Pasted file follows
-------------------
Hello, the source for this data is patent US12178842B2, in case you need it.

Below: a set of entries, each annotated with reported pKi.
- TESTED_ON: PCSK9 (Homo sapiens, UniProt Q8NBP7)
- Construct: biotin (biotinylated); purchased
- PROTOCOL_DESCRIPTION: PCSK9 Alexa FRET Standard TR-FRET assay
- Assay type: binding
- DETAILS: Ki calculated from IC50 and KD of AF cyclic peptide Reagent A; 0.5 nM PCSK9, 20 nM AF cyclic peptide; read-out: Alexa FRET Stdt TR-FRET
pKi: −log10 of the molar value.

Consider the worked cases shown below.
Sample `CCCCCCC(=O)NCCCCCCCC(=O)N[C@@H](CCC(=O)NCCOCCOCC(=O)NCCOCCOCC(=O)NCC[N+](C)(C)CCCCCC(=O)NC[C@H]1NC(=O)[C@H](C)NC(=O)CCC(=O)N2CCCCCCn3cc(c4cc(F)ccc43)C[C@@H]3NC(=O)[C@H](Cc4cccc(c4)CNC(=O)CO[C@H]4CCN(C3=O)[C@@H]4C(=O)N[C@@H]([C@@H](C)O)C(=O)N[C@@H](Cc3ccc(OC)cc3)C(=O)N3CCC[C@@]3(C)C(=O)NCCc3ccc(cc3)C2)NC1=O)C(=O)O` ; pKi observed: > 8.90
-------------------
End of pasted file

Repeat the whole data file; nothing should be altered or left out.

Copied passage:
Hello, the source for this data is patent US12178842B2, in case you need it.

Below: a set of entries, each annotated with reported pKi.
- TESTED_ON: PCSK9 (Homo sapiens, UniProt Q8NBP7)
- Construct: biotin (biotinylated); purchased
- PROTOCOL_DESCRIPTION: PCSK9 Alexa FRET Standard TR-FRET assay
- Assay type: binding
- DETAILS: Ki calculated from IC50 and KD of AF cyclic peptide Reagent A; 0.5 nM PCSK9, 20 nM AF cyclic peptide; read-out: Alexa FRET Stdt TR-FRET
pKi: −log10 of the molar value.

Consider the worked cases shown below.
Sample `CCCCCCC(=O)NCCCCCCCC(=O)N[C@@H](CCC(=O)NCCOCCOCC(=O)NCCOCCOCC(=O)NCC[N+](C)(C)CCCCCC(=O)NC[C@H]1NC(=O)[C@H](C)NC(=O)CCC(=O)N2CCCCCCn3cc(c4cc(F)ccc43)C[C@@H]3NC(=O)[C@H](Cc4cccc(c4)CNC(=O)CO[C@H]4CCN(C3=O)[C@@H]4C(=O)N[C@@H]([C@@H](C)O)C(=O)N[C@@H](Cc3ccc(OC)cc3)C(=O)N3CCC[C@@]3(C)C(=O)NCCc3ccc(cc3)C2)NC1=O)C(=O)O` ; pKi observed: > 8.90